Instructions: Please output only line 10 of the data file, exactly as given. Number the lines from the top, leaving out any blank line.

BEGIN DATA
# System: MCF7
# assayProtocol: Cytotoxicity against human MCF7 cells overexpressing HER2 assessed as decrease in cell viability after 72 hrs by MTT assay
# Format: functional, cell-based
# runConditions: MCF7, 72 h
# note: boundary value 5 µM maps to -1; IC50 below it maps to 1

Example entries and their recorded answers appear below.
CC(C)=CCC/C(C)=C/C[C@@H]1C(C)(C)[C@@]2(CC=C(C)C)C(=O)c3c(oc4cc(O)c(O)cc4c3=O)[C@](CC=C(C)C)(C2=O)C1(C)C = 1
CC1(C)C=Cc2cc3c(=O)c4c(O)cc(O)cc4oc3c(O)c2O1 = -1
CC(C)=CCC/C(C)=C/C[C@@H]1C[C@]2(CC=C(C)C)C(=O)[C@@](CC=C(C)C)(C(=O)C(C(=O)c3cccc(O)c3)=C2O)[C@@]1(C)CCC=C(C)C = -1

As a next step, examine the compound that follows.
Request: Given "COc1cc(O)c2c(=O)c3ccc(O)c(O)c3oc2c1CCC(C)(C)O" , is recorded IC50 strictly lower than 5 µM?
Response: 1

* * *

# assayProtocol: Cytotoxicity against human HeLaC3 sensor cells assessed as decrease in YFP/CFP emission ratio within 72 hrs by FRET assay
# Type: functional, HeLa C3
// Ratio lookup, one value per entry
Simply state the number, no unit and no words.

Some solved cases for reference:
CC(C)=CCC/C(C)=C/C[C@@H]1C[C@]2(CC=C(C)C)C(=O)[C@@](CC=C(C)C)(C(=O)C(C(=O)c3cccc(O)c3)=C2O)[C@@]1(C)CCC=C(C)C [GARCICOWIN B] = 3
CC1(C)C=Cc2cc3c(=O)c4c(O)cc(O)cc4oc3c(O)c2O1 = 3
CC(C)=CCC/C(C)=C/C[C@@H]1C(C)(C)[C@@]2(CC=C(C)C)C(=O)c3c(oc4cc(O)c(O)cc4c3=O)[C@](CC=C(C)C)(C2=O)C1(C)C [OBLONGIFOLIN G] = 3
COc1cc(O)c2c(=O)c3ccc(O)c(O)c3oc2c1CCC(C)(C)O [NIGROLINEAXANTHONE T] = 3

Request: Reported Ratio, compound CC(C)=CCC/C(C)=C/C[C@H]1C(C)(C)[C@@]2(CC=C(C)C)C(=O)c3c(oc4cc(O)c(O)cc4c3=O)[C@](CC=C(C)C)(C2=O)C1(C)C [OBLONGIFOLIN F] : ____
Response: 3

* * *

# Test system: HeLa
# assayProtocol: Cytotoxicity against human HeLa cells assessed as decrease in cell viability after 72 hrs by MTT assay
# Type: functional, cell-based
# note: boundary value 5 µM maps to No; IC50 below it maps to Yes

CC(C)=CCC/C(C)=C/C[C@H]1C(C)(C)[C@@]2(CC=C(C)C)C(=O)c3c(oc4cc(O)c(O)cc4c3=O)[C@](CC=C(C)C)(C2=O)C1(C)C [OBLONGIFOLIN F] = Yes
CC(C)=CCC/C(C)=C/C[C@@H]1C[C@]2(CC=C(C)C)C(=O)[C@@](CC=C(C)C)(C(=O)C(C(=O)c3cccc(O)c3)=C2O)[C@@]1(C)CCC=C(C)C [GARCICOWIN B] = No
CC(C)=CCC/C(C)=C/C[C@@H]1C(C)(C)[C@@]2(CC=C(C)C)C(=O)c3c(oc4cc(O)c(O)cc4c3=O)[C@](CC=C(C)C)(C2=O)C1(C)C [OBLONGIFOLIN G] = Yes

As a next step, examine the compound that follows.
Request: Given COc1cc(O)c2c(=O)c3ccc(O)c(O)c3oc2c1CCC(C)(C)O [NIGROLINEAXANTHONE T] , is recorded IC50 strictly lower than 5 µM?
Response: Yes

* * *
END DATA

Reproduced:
As a next step, examine the compound that follows.